Canada Justin Trudeau rules out Canadian participation in military strikes against Syria

02:05  12 april  2018
02:05  12 april  2018 Source:   thestar.com

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OTTAWA—Prime Minister Justin Trudeau says that Canada 's military will not participate in expected strikes against the Syrian regime that are meant as retaliation for a suspected chemical attack against civilians. Speaking to Radio- Canada , the prime minister said Canadian military personnel

Prime Minister Justin Trudeau says that Canada 's military will not participate in expected strikes against the Syrian regime that are meant as retaliation for a suspected chemical attack against civilians. Speaking to Radio- Canada , the prime minister said Canadian military personnel are

Canadian CF-18 Hornets depart after refueling over Iraq on Oct. 30, 2014. The fighters jets were in the region flying bombing mission against Daesh extremists in Iraq but that mission was ended by Trudeau’s government after it took office in 2015.© Staff Sgt. Perry Aston Canadian CF-18 Hornets depart after refueling over Iraq on Oct. 30, 2014. The fighters jets were in the region flying bombing mission against Daesh extremists in Iraq but that mission was ended by Trudeau’s government after it took office in 2015.

OTTAWA—Prime Minister Justin Trudeau says that Canada's military will not participate in expected strikes against the Syrian regime that are meant as retaliation for a suspected chemical attack against civilians.

Speaking to Radio-Canada, the prime minister said Canadian military personnel are already involved in missions in northern Iraq and Latvia and will be deploying to Mali. “We are not looking to be present in Syria,” Trudeau said in an interview.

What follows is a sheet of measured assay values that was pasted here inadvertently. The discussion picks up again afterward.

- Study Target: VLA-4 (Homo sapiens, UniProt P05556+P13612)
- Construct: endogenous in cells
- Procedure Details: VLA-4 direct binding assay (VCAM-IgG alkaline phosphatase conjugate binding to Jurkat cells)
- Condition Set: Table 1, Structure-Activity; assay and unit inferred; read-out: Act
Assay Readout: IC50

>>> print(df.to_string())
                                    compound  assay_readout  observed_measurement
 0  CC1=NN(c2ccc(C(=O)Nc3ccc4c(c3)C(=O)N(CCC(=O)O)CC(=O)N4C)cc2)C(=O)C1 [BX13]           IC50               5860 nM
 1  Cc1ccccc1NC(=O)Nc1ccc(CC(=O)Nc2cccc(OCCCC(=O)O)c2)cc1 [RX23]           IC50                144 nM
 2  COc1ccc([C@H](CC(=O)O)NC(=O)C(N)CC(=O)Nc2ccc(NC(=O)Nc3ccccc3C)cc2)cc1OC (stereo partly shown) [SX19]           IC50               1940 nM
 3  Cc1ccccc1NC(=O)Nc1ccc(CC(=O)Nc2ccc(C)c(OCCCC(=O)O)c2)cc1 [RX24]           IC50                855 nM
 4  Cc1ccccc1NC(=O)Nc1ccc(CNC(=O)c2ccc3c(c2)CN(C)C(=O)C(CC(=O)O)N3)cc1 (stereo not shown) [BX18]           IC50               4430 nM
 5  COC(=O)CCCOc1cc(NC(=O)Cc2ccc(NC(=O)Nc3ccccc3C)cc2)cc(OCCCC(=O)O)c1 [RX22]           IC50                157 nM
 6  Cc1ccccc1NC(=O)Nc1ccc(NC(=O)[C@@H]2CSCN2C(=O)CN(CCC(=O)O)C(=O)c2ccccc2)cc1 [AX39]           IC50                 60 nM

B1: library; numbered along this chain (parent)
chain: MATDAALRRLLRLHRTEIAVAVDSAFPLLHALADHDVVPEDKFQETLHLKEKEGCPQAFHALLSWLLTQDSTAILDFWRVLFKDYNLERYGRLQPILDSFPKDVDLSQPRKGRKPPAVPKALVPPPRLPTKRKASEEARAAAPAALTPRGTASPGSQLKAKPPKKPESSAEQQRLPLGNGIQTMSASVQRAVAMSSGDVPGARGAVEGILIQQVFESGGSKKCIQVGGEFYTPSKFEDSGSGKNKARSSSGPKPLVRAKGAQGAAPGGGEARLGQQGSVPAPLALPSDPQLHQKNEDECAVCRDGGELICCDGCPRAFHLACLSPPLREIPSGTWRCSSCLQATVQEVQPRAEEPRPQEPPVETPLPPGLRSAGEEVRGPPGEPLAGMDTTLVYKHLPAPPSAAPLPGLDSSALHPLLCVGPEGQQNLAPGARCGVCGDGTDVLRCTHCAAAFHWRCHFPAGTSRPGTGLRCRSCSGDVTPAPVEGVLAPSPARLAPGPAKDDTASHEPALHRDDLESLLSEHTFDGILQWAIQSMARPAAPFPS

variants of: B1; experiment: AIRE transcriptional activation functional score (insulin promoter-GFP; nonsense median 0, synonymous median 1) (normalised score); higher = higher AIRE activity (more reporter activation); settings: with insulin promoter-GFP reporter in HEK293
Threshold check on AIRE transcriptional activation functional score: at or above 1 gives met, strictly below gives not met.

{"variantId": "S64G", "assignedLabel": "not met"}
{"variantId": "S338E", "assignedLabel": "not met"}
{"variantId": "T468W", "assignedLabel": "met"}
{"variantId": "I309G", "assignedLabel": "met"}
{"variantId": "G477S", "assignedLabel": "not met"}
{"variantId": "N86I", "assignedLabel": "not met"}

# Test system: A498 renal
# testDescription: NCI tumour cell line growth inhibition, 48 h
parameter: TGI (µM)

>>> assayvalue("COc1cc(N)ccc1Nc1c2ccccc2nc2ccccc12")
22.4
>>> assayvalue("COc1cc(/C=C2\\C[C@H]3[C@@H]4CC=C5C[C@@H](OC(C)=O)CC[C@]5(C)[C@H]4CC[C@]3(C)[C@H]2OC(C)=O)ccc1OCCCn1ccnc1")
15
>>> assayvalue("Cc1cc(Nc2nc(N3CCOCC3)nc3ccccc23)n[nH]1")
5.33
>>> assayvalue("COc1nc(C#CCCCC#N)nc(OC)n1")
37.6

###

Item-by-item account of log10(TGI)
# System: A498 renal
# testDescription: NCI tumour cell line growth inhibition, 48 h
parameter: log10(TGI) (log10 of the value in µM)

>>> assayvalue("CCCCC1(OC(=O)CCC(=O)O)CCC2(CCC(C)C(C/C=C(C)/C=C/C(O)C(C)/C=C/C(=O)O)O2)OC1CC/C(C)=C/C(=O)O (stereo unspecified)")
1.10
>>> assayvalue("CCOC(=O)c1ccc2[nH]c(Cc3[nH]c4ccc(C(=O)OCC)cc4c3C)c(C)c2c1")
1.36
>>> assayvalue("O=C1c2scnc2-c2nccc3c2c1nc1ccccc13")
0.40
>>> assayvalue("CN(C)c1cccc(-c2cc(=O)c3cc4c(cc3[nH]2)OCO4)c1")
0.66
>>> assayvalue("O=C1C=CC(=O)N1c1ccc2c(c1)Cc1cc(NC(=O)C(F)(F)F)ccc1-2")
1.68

Trudeau voices support for strikes on Syria

  Trudeau voices support for strikes on Syria LIMA, Peru - Canada stood behind its closest allies on Friday as the U.S., Britain and France launched airstrikes against Syria's government in retaliation for a suspected chemical-weapons attack that killed dozens of people. U.S. President Donald Trump announced the strikes in a national address, and promised Washington was prepared to "sustain" pressure on the Syrian government until it stopped killing its own people with banned weapons. Reporters U.S. President Donald Trump announced the strikes in a national address, and promised Washington was prepared to "sustain" pressure on the Syrian government until it stopped killing its own people with banned weapons.

Prime Minister Justin Trudeau says that Canada ’s military will not participate in expected strikes against the Syrian regime that are meant as retaliation for a suspected chemical attack against civilians. Speaking to Radio- Canada , the prime minister said Canadian military personnel are

Canada . The Canadian prime minister, Justin Trudeau , who this week ruled out his country’s participation in military action in Syria , announced Iraq. The strikes carried out by the US, France and Britain against Syrian military targets could give terrorism an opportunity to expand in the region